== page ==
Quarantine change comes as Foreign Office ends ban on international cruise travel
The UK government has announced that EU and US travellers who are fully vaccinated will no longer have to isolate when coming to England, Scotland or Wales from an amber list country
The lifting of the restriction will come into effect at 4am on Monday (August 2). To qualify, passengers must have received their two jabs, authorised by the European Medicines Agency (EMA) or by the Food and Drug Administration (FDA) for US travellers.
Travellers will still be required to complete a pre-departure test before arriving in the UK, plus a PCR test on or before day two once they have landed. The government also confirmed the resumption of international cruises.
The Department for Transport also stated that while EU travellers will no longer have to quarantine, those arriving from France will have separate rules and that all measures will be kept under review and guided by the latest data.
Travellers should continue to expect a different experience to that of before the global pandemic, with longer wait times and queues possible.
Joss Croft, CEO of UKinbound said: “Today’s announcement that quarantine will be removed for vaccinated US and EU visitors to England is a fantastic step forward that will allow the £28 billion inbound tourism sector, which supports over 500,000 jobs across the UK, to finally restart.
“However, businesses that are reliant on international visitors still face substantial barriers to recovery, having had virtually no business since March 2020. Even with reciprocity, the valuable 2021 summer season is all but lost for inbound tourism, meaning thousands of businesses and jobs will continue to be at risk over winter.
“There is a real fear that government will view today as job done, the industry can trade again and therefore no further support is required. This simply is not the case. There are still significant restrictions at our borders, constraining businesses’ ability to trade. This leaves our sector in desperate need of targeted support, to ensure businesses and skilled jobs survive into 2022, when this industry will be able to significantly aid the country’s economic recovery.”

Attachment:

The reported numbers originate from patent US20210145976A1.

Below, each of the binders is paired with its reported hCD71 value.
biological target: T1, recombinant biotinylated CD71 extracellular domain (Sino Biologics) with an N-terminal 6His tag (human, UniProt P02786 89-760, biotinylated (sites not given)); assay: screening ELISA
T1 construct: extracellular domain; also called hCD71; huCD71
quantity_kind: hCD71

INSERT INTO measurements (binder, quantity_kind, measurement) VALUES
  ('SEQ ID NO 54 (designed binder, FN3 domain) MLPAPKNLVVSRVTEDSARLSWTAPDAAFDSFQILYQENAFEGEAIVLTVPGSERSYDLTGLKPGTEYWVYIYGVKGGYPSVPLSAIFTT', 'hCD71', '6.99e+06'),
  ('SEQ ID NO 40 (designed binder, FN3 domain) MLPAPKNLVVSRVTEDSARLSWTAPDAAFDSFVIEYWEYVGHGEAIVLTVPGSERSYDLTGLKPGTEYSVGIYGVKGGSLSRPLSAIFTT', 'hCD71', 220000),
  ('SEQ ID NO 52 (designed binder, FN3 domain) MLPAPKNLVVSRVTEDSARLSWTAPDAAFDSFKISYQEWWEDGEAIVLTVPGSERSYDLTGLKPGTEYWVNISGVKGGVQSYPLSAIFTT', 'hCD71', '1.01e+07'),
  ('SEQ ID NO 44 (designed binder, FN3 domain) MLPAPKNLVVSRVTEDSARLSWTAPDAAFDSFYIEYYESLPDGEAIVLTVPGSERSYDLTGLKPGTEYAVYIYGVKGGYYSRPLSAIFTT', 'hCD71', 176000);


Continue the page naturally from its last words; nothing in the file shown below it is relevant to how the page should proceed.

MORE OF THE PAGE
An ABTA spokesperson said: “We also need to see the government make further progress on making testing more affordable and proportionate, and we need to see more destinations added to the green list at next week’s review. We are still seeing other countries reopen more quickly than the UK and we need to capitalise on the success of the vaccine rollout by getting our international travel industry moving again.”
Virginia Messina, senior vice president and acting CEO of WTTC, expressed concern over the potential impact of the US’ travel industry, saying: “The travel and tourism sector – and the UK economy – will get a huge boost following news that fully-vaccinated US and EU visitors will at last be able to travel quarantine-free to England.
“However, unless it’s reciprocal and the US responds with a similar move, we won’t see the full benefit. Research shows that before the pandemic US visitors to the UK contributed more than more than £4 billion to the economy in 2019, underlining the importance of transatlantic travel.
“We urgently need internationally coordinated action to reopen borders to safe international travel for all visitors who are fully vaccinated or can show proof of a negative Covid-19 test.
Harmonisation would restore international mobility, ensure reduced protocols for vaccinated travellers, emphasise the importance of global vaccine recognition, and enable global use of ‘digital health passes’.”